“You can imagine that a wastewater treatment plant smells pretty ripe at times,” said Hinderliter, “and that can be difficult to work in. Our facilities have the administrative office spaces attached to the treatment buildings, and so, sometimes those spaces can get pretty ripe, pretty difficult to deal with. So, part of this project is to also address the ventilation of the building.”
Only two companies bid on this project: J & A Mechanical Contractors, Inc., of Oswego, and Ontario HVAC Solutions, Inc., of Dexter, NY, about eight miles northwest of downtown Watertown. J & A’s bid came in at $606,000. Ontario HVAC Solutions bid $681,000.
And so, as part of its commitment to maintaining its city-owned facilities, Oswego’s Common Council, at its Jan. 13 meeting, approved J & A’s bid to install a new hot-water heating and air-conditioning system in the Westside Wastewater Treatment Plant. Some of the preliminary demolition work can begin any time now, but the majority of the new installation will take place once the weather turns warmer and the heat in the plant can be shut off.
The existing system does actually still work. But it works far from well. Hinderliter says it works “intermittently.” One room can be 84 degrees, and the room next to it can be 60, he said.
“The system is out of kilter. And that’s really the reason that’s driving this. You can’t have that. It just needs to be corrected,” Hinderliter said.
The air-conditioning system is made up of multiple units. Presently, Hinderliter said “some work well, some don’t. We’re not air-conditioning the entire facility.”
Both Hinderliter and Tesoriero believe the project will be completed this year. Tesoriero estimated it’ll take three months, start to finish.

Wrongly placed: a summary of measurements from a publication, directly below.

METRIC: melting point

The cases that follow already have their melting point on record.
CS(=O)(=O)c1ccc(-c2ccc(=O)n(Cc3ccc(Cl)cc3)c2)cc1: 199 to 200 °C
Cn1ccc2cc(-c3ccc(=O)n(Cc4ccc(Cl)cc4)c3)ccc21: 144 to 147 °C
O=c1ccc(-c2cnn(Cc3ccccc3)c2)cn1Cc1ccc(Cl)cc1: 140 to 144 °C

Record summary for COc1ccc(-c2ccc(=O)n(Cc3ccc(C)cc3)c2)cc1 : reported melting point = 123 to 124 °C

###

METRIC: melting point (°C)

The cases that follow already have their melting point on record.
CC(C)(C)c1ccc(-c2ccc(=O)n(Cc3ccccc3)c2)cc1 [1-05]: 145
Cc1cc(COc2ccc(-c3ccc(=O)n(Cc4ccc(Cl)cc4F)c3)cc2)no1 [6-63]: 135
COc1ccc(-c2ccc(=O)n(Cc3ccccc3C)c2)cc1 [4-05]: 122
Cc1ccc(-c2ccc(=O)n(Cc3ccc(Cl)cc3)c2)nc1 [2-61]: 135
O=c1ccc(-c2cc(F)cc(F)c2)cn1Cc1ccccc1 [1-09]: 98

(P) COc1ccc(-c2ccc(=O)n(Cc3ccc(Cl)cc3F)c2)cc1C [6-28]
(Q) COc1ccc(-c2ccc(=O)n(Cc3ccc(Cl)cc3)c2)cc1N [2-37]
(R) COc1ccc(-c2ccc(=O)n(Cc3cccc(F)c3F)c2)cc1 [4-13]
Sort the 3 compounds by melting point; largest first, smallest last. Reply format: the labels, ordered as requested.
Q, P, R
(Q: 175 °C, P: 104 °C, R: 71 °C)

For now, not only can some of the demolition get started, but some of the specialty items needed for this kind of project can also soon be ordered.
So, for instance, Hinderliter noted, “This is considered an industrial environment, so, the various fans and parts that are exposed to the air need to be corrosion-resistant. So, that stuff will have to be coated.” Those kinds of parts aren’t just sitting on shelves, ready to go, said Hinderliter. They have to be specially ordered, and that can take four to six weeks.
This project was put together by Brown and Caldwell, a national engineering and design firm headquartered in CA with an office in Syracuse.
“It’s a project that’s well overdue,” said Tesoriero.
Hinderliter, 35, has had years of experience as a professional engineer, a title earned only after earning a bachelor of science degree from an accredited school, in his case, SUNY Polytechnic, followed by six years working under another engineer. Only then can you take the exam to get your license. Hinderliter’s been a licensed professional engineer since 2014. He worked in Utica for the NY state Department of Transportation for 11 years and the state Department of State for two.
But this is Hinderliter’s first big project in Oswego.
“It’s a good project,” he said. “It’s something that needed to be done. It’s part of our commitment to investing in our city-owned properties and our infrastructure and making sure that we’re doing good housekeeping. This is part of that commitment and what we want to do.”